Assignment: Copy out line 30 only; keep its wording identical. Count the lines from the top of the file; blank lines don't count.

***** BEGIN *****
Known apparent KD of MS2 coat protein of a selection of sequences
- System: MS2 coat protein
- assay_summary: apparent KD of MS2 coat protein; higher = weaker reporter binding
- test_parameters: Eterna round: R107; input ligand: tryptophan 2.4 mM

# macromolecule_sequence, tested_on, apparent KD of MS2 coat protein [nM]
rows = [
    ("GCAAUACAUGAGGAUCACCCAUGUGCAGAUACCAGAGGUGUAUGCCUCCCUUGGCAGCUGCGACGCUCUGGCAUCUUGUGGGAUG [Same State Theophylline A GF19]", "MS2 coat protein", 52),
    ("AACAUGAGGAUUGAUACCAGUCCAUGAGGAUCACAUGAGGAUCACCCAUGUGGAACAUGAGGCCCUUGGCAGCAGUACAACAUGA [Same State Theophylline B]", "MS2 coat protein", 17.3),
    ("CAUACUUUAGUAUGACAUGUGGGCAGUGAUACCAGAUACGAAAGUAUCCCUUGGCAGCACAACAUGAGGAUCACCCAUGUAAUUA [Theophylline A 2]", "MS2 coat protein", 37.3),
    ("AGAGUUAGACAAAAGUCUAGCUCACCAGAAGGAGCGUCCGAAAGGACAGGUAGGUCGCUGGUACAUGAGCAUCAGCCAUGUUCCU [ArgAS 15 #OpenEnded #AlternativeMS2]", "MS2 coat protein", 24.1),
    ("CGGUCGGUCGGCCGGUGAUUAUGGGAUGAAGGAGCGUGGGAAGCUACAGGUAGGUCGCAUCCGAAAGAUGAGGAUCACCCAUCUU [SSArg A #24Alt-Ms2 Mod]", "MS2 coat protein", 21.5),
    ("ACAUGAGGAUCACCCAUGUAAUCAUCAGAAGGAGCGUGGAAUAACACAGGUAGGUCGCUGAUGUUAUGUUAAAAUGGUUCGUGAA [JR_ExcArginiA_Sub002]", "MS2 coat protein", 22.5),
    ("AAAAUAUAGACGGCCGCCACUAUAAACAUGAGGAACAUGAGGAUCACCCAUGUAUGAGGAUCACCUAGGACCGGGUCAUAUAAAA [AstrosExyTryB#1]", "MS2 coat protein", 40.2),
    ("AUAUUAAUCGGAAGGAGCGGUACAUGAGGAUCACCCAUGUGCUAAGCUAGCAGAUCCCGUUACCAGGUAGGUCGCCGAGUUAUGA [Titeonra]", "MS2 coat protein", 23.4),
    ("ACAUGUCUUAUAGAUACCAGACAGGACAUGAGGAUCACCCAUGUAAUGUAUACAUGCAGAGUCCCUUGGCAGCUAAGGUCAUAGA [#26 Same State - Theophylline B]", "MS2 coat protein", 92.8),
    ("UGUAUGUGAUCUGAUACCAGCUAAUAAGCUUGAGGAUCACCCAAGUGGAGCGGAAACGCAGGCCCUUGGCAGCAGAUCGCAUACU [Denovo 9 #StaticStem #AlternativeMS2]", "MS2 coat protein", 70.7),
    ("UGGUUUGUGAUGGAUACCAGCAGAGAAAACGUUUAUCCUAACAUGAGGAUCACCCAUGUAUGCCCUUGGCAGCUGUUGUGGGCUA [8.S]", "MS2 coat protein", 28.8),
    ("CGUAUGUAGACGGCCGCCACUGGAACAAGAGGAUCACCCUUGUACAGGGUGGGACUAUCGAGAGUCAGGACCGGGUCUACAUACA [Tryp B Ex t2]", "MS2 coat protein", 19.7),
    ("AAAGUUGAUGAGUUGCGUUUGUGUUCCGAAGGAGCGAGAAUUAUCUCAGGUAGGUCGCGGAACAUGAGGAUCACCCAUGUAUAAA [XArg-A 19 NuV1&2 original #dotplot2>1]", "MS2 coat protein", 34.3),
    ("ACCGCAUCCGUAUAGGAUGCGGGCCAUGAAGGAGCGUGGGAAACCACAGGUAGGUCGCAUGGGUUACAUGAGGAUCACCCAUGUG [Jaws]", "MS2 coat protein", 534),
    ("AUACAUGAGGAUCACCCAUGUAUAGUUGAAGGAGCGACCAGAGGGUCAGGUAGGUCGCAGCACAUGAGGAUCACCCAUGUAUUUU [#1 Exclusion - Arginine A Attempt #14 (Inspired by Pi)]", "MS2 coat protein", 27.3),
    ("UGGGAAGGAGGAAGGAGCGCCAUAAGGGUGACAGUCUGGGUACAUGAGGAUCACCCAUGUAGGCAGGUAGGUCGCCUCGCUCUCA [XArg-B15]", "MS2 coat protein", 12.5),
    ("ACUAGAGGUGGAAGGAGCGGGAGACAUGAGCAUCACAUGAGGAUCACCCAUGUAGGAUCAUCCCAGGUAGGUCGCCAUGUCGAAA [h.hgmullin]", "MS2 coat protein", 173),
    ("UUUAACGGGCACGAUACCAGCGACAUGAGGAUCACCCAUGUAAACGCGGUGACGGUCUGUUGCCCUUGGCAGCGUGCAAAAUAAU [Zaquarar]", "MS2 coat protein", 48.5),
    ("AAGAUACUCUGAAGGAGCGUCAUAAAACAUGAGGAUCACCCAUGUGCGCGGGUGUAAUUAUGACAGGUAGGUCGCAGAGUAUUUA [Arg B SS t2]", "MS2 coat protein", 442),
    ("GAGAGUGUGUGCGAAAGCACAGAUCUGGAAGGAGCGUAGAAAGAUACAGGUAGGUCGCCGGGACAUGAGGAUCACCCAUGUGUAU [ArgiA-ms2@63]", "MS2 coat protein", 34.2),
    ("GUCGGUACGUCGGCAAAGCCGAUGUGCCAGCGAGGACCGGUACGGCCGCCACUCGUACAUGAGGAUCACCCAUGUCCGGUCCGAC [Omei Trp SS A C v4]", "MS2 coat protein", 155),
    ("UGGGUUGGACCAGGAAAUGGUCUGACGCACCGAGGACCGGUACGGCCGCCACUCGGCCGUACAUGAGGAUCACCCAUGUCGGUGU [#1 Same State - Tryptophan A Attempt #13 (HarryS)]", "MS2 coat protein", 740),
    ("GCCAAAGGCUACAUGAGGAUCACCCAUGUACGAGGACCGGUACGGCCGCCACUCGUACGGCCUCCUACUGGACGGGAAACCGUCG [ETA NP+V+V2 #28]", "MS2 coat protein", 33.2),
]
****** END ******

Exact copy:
]